Monday, August 4, 2008
Posted by Jason Dunn in "Digital Home News" @ 01:00 PM
"Intel has disclosed details on a chip that will compete directly with Nvidia and ATI and may take it into unchartered technological and market-segment waters. Larrabee will be a stand-alone chip, meaning it will be very different than the low-end--but widely used--integrated graphics that Intel now offers as part of the silicon that accompanies its processors. And Larrabee will be based on the universal Intel x86 architecture."
I was wondering what Intel was up to, and it seems they're doing what Intel does best: CPU stuff. Larrabee is really going to be a bunch of CPUs on a card, and not a GPU-based solution that early speculation thought it was going to be. CPU's tend to be vastly less efficient at 3D graphics than dedicated GPUs, which is why we've seen the industry adopt dedicated GPUs as the solution of choice for 3D gaming. Intel's approach is quite interesting - one the one hand, it seems foolish to ask a CPU to do a GPU's job. Having eight CPUs on a card might be an expensive, power-hungry approach.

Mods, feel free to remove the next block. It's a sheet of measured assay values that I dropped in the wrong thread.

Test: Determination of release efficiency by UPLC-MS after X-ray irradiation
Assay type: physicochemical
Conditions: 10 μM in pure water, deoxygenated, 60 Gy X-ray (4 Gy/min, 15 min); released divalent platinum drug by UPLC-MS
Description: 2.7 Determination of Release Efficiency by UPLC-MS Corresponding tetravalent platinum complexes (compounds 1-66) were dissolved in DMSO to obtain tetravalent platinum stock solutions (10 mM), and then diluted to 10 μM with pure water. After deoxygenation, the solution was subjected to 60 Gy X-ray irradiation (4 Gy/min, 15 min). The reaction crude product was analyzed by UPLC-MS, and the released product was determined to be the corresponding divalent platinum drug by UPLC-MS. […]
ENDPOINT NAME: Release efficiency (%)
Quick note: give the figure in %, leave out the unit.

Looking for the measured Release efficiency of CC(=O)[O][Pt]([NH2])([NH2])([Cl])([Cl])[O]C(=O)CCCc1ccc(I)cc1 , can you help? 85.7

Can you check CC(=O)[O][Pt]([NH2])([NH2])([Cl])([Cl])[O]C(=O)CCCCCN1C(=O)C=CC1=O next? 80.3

On the other hand, if Larrabee could be leveraged to do other CPU-related tasks (such as video encoding), suddently we have a graphics solution that could have a huge impact on the overall performance of the system. Could you imagine encoding h.264 video, using he proper software, with 12 CPU cores? That would result in some serious performance. I'm really curious about what sort of price points Larrabee is going to come in at, and how easily their cards will function in the computer systems we have today. Looks like we have a while to wait: Larrabee won't hit until 2009 or 2010.